September 7, 2006
New York Times
To the Editor:
Your September 7, 2006 editorial, “A Sudden Sense of Urgency,” asserts that the recent transfer of 14 CIA prisoners means that “President Bush finally has some real terrorists in Guantánamo Bay.” This merits a correction.
Since its inception, terrorists that have been held at Guantánamo Bay have included personal bodyguards of Osama bin Laden and al-Qaeda recruiters, trainers, and facilitators. One notable individual held at Guantánamo was Mohamed al-Kahtani, believed to be the intended 20th hijacker on September 11th.
That many of these men are terrorists intent on doing America harm is not a simply an assertion made by the U.S. government, but something many detainees themselves have claimed, indeed boasted about. For example, in open commission hearings on March 1, Mr. Al Bahlul boasted five times that he was a member of Al Qaeda involved in an ongoing war against America. In open commission hearings on April 27, Mr. Al Sharbi said, “I’m going to make this easy for you guys: I’m proud of what I did and there isn’t any reason of hiding … I fought against the United Stated. I took up arms.”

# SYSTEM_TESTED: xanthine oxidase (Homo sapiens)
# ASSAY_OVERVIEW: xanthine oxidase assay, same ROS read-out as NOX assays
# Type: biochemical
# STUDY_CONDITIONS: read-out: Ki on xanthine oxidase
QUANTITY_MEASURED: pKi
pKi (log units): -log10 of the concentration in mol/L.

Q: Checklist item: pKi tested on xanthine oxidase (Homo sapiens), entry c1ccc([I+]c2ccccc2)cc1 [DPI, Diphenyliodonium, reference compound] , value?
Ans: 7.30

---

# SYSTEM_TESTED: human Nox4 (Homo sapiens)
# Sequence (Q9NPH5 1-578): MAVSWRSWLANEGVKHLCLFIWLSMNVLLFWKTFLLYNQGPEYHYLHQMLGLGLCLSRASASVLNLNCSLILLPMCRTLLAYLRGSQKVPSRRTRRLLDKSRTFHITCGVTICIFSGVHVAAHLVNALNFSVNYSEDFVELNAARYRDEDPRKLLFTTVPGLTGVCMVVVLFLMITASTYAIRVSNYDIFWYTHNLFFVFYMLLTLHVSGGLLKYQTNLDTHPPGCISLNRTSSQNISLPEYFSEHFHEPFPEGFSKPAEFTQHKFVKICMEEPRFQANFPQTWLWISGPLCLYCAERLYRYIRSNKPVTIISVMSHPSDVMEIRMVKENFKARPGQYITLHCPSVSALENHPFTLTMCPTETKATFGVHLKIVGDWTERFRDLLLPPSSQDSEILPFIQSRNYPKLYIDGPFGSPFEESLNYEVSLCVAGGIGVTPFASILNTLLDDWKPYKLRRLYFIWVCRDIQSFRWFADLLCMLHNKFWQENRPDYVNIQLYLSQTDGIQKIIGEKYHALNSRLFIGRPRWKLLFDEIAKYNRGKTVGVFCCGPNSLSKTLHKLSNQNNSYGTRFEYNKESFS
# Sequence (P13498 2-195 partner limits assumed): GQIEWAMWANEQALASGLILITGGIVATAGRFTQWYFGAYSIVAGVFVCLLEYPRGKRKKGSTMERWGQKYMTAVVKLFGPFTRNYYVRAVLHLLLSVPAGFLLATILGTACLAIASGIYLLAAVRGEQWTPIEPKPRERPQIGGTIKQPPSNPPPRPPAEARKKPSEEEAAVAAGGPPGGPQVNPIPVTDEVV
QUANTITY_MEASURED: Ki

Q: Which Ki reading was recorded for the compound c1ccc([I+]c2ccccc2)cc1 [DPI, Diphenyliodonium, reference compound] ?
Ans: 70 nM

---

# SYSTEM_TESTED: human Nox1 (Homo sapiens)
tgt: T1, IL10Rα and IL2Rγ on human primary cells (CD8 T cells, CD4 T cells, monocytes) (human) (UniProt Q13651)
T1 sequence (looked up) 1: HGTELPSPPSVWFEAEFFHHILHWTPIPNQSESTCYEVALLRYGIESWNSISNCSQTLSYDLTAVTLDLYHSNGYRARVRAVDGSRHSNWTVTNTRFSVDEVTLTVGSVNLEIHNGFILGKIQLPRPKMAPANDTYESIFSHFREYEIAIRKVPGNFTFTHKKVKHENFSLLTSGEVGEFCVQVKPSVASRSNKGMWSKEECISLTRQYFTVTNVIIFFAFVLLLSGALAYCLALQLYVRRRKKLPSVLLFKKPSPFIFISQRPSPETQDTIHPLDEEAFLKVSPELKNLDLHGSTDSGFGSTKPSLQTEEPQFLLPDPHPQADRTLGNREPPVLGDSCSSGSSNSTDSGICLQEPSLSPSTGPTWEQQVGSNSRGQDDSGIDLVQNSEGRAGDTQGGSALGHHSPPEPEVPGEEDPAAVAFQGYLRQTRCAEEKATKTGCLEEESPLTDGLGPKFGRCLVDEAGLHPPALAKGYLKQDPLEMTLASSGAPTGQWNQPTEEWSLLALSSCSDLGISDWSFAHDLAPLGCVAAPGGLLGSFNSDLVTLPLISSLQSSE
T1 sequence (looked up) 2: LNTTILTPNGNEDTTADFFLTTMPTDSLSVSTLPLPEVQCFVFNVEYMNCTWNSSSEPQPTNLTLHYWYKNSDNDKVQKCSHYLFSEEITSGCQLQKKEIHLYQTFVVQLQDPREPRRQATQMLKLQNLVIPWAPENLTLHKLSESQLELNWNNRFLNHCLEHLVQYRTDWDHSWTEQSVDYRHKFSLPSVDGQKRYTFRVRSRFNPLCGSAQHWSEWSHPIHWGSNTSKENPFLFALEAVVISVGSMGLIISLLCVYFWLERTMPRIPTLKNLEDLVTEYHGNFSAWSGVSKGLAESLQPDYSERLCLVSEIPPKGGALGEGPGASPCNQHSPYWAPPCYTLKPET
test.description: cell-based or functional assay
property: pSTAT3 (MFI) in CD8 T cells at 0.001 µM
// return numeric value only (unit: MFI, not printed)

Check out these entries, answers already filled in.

It is unfortunate that one of America’s largest newspapers concludes these men are not “real terrorists.”
Assistant Secretary of Defense for Public Affairs
Dear Mr. Kenney [who transmitted the letter]:
Thank you for the letter, but we respectfully pass. We do not see the need for a correction, as the phrase in question was meant to be somewhat lighthearted in tone and not literal.